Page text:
@localtour, “So get government out of our medicine cabinets.” Funny, that’s exactly how medications are tested and proven safe and effective. Cannabis has not been proven either. Let it go through the process any other medication must pass through before it is made available. If there is medicinal value to any of the 600+ chemicals in cannabis, then test them, prove them, and make them available as we do any other medication. Today’s proof that it does anything of value is simply anecdotal or sketchy science at best.

      • LocalTourist November 18, 2017 at 9:09 pm

        The FDA is NOT the safety net you think it is. Consider that Vioxx killed thousands before it was withdrawn from the market. And Fen-Phen. Recently its been found Lyrica and Neurontin, two major meds for anxiety and seizures, have been found to destroy synapses in the brain. Baycol, for cholesterol, was recalled in 2001 after killing nearly 100,000 patients.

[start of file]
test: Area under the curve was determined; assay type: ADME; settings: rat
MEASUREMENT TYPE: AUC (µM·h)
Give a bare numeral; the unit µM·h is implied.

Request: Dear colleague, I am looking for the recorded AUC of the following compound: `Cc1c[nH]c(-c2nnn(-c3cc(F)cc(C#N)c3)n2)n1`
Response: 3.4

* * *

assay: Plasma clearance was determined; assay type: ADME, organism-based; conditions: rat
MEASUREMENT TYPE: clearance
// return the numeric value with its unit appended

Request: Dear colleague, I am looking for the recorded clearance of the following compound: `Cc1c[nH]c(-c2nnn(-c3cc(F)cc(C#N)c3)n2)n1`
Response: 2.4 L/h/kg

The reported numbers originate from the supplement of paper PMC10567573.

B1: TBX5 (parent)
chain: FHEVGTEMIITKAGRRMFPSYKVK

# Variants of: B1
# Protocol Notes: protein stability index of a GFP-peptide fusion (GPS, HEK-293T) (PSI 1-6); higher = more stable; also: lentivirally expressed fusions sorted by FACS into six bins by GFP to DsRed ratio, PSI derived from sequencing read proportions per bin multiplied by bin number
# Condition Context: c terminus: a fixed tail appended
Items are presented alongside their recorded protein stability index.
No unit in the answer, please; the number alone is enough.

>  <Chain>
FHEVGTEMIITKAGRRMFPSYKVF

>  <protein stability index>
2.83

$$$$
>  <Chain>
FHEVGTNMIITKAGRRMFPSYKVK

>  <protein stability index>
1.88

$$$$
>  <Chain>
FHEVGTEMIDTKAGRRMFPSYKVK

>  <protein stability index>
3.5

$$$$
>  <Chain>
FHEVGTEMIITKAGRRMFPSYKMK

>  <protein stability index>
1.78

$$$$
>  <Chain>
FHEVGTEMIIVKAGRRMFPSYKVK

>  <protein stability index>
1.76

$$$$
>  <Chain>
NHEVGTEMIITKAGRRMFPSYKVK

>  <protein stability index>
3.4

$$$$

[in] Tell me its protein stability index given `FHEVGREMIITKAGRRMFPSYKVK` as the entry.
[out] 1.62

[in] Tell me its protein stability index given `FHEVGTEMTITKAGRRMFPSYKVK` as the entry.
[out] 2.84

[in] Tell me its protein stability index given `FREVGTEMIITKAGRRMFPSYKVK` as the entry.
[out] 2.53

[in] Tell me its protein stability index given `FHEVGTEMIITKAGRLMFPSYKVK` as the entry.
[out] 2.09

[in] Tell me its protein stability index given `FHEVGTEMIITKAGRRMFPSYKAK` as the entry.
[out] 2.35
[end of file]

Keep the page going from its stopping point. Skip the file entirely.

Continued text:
Bottom line is, every FDA drug recall started as an FDA drug approval. And thousands have died from approved drugs…yet not a single death from cannabis. The FDA does NOT mean a drug is safe.

        And sketchy, or anecdotal? Hmmm. How many colleges have been studying this plant? University of California at San Diego, Northern Michigan University, Stanford, Harvard, University of Texas, Washington State University, University of Colorado, Georgia State, University of Utah… sounds sketchy to me, too. Dr Filloux at University of Utah commented on the pediatric study this week, saying not one patient in his study had anything remotely life threatening. Tell me what research you’re seeking that hasn’t been done?